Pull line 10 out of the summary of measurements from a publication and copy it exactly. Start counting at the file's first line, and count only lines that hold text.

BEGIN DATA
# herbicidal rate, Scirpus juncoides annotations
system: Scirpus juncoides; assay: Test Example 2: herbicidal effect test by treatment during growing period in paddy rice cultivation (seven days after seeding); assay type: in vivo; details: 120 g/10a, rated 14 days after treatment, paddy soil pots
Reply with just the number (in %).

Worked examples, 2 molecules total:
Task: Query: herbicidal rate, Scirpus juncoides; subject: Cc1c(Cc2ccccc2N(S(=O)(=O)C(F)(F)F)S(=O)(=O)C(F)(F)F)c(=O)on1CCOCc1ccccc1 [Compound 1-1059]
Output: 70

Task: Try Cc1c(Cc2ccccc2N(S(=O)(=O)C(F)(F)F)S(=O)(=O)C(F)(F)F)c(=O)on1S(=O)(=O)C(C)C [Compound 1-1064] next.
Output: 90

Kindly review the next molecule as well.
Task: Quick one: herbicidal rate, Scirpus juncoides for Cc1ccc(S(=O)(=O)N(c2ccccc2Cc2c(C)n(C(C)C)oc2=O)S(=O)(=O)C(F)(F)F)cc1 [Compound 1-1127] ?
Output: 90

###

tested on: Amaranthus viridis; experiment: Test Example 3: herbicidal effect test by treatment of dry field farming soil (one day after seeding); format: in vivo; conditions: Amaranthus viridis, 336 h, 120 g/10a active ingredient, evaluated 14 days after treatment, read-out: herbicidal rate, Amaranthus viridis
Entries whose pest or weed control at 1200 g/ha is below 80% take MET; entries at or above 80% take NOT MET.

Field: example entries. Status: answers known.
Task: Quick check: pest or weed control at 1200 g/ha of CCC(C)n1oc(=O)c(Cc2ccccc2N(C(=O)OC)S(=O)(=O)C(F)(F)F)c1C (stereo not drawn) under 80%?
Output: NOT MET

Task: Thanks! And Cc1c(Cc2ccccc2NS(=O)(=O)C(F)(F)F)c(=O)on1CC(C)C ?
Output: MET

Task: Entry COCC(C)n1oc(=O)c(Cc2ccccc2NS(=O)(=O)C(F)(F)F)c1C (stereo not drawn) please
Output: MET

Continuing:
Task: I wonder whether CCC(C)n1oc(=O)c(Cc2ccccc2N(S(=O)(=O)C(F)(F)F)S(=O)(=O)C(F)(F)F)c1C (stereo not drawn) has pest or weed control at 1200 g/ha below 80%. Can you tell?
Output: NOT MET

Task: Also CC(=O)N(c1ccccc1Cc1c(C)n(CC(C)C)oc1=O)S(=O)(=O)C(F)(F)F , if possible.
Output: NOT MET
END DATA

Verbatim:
Task: Quick one: herbicidal rate, Scirpus juncoides for Cc1ccc(S(=O)(=O)N(c2ccccc2Cc2c(C)n(C(C)C)oc2=O)S(=O)(=O)C(F)(F)F)cc1 [Compound 1-1127] ?